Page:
Yes, nervousness can affect a lie detector test. A lie detector test, also known as a polygraph, is set up to detect autonomic responses, which detect involuntary body functions that are not under conscious control, such as heart rate and skin conductivity. The premise behind a lie detector test, or polygraph, is that a lie is associated with guilt, and guilt is associated with a stress response. This stress response is the adrenaline response, also known as the fight or flight response. The polygraph then detects changes in heart rate, respiration rate, blood pressure, and muscular movement. Increases in these variables after a question is asked may be interpreted as a guilt response to a lie, and the answer to this particular question may be interpreted as a lie, and not the truth.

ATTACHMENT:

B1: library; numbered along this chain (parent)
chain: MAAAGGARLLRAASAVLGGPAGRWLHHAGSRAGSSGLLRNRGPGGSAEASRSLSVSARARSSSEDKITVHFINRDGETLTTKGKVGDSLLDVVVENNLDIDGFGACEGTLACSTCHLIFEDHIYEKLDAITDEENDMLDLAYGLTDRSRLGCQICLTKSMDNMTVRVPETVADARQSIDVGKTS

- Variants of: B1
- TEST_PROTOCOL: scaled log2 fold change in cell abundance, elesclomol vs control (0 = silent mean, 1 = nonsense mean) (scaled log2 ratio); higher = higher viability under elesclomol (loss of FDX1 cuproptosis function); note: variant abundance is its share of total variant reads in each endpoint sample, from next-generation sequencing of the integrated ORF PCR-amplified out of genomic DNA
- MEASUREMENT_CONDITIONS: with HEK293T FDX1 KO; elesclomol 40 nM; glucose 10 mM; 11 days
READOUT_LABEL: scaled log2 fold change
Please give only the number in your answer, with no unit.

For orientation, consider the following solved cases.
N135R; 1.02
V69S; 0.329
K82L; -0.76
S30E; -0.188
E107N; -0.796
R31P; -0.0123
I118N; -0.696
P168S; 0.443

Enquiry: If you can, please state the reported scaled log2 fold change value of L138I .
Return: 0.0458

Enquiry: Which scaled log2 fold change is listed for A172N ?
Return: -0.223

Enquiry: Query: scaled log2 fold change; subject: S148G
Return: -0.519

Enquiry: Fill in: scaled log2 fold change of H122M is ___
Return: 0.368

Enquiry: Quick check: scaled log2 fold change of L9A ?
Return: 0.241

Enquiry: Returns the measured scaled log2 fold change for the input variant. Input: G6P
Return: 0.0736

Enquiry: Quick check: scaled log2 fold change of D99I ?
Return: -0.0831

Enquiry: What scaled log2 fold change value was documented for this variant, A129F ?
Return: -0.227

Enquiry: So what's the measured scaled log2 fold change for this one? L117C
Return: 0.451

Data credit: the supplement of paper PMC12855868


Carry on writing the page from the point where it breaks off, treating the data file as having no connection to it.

The problem with polygraphs is that although they are good at detecting a stress response, other factors besides guilt from not telling the truth may be present, like having anxiety and nervousness. When you are nervous and anxious, you will set-off the stress response. In this stress response, also known as the fight or flight response, the anxiety triggers the amygdala (part of the brain) to signal the hypothalamus and the pituitary gland. A signal is then sent to the adrenal glands (which sit on top of the kidneys), and adrenaline (epinephrine) is released. This adrenaline response causes an increase in heart rate, respiration rate, blood pressure, and muscle tension. So if you have anxiety and nervousness during a polygraph, your answer to a question and your subsequent adrenaline response might be misinterpreted as guilt, and hence a lie on the polygraph. Being emotional can affect the results of your polygraph, as anger and surprise can also set off the adrenaline response, in addition to anxiety and guilt.